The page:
Equity has not been a consideration at all in transportation modeling given its focus on roadway capacity expansion. This has led to transportation modeling evolving into a field that focused on efficiency and moving people from the suburbs through cities in the fastest possible manner while being blind to the inequity it engendered. Our field has been slow to incorporate race and gender into its perspective, and identifying disparities into travel data collection, analysis, and modeling practice. At the same time, women and people of color have been historically, and continue to be underrepresented in the field. More than ever, planners and policy-makers are asking complex equity questions, and considering the effects of transportation decisions on underrepresented populations. Data and models have an important role to play in this analysis since these drive infrastructure decision making. These data and analysis don’t exist in a vacuum. The people who are working in the field make choices about what questions are important to ask, and how to structure data collection, analysis, and model development to explore those questions. Travel models encode assumptions about human behavior that privileges people who have historical held power (white men) above all, and this has led to inequitable investment decisions.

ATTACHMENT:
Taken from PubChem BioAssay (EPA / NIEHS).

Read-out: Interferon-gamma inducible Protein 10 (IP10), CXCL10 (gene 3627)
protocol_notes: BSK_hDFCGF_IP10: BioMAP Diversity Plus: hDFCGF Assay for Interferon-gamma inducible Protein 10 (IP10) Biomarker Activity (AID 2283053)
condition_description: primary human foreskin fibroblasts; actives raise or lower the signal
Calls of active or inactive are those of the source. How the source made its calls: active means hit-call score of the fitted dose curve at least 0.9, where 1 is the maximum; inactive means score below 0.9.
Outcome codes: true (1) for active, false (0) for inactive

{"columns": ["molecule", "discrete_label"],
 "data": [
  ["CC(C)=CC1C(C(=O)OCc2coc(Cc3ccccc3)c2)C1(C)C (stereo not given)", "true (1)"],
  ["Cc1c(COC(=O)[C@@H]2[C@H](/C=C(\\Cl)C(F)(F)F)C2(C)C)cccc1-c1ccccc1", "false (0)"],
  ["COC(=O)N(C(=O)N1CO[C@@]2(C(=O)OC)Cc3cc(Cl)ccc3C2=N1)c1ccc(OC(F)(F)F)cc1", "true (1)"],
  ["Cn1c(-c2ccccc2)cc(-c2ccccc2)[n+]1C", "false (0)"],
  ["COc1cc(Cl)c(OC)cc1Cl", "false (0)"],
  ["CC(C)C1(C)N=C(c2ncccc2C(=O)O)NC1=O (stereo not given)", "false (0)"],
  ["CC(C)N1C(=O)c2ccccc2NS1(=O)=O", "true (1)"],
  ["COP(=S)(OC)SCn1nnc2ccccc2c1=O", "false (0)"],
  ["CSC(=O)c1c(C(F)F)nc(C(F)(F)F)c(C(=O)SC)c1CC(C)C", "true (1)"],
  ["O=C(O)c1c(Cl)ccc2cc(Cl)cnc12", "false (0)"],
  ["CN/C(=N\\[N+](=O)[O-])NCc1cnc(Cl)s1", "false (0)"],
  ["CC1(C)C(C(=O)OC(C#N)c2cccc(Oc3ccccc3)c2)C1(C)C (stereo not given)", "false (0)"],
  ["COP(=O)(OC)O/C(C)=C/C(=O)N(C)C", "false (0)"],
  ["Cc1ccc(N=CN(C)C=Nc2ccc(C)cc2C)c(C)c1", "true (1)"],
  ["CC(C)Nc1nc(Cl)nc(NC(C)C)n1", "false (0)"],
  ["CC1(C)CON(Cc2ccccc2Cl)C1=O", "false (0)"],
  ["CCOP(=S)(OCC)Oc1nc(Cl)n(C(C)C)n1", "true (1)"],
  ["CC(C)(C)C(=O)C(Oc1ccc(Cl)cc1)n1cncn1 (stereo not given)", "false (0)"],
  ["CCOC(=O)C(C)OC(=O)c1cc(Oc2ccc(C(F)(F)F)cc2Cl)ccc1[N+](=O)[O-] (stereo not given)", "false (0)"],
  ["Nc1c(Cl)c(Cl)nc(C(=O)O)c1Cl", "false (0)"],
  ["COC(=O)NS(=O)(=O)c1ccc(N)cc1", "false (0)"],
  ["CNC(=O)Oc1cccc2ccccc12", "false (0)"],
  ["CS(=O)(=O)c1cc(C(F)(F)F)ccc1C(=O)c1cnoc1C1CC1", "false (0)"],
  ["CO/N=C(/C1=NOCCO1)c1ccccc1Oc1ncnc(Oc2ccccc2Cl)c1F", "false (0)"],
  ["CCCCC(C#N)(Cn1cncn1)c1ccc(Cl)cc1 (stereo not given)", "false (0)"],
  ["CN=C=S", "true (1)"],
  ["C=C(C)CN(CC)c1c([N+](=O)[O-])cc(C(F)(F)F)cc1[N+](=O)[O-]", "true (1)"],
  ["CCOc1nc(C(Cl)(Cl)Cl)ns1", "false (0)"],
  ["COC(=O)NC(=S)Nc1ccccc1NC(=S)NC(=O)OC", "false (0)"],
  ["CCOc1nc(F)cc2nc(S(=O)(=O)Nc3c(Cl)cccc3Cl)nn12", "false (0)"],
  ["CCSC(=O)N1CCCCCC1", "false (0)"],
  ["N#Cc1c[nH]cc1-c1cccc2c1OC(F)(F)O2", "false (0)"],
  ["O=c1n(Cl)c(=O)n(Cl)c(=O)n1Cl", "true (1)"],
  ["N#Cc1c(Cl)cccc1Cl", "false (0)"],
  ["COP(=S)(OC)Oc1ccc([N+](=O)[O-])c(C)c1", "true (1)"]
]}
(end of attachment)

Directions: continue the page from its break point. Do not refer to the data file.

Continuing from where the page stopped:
Each speaker presented on their work, followed by a panel discussion. The discussion will focus on next steps that the travel analysis community can take to increase the use of race and gender in travel analysis and increase representation by BIPOC people in the workforce. Event summary and next steps coming soon...
Organized by Jonathan Ehrlich, Metropolitan Council.